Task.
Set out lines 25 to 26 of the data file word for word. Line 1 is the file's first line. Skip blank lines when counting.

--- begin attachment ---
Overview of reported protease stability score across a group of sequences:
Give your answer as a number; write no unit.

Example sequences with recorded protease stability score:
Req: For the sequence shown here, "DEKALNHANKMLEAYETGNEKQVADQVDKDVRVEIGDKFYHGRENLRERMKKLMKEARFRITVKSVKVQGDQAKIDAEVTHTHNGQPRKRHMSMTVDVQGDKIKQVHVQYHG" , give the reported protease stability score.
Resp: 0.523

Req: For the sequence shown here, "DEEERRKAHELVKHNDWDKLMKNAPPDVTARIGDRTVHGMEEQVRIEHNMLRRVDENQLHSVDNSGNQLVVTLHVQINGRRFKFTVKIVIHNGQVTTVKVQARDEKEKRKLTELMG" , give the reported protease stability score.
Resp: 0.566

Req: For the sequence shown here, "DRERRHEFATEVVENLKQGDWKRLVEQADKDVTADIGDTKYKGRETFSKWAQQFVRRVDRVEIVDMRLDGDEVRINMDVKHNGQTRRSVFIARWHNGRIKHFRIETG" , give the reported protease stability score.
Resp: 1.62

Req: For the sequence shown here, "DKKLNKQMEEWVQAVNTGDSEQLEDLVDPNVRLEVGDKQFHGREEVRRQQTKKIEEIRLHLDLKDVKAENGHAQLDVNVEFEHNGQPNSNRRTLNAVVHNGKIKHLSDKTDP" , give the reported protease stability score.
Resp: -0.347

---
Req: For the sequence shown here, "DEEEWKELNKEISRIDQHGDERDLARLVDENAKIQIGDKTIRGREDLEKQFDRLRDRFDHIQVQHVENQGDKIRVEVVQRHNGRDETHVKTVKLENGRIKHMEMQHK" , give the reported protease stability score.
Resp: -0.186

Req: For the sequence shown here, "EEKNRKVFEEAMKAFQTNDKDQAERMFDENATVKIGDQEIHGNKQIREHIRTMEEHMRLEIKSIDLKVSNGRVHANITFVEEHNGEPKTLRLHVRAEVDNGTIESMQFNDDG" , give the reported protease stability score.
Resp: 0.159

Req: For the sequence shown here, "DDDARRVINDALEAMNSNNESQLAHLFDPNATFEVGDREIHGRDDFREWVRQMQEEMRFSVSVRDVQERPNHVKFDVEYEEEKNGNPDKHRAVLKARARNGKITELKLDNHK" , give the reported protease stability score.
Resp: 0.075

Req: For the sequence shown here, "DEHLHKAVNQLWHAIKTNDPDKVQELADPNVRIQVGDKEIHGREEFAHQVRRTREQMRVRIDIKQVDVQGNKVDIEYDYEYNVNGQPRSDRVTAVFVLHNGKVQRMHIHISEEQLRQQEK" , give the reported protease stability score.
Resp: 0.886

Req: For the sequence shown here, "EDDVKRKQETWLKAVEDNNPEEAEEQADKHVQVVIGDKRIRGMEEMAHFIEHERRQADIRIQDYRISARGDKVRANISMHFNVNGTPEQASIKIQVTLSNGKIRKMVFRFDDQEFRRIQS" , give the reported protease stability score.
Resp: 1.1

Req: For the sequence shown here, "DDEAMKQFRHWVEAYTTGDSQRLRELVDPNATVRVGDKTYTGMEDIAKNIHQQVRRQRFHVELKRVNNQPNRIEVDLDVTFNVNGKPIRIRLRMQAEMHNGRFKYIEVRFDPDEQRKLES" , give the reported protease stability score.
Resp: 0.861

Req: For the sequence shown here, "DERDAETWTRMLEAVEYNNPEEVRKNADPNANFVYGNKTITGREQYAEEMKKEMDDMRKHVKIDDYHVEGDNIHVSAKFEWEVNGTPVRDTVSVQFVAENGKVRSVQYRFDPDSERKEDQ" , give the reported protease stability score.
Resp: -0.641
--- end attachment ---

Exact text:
Req: For the sequence shown here, "DERDAETWTRMLEAVEYNNPEEVRKNADPNANFVYGNKTITGREQYAEEMKKEMDDMRKHVKIDDYHVEGDNIHVSAKFEWEVNGTPVRDTVSVQFVAENGKVRSVQYRFDPDSERKEDQ" , give the reported protease stability score.
Resp: -0.641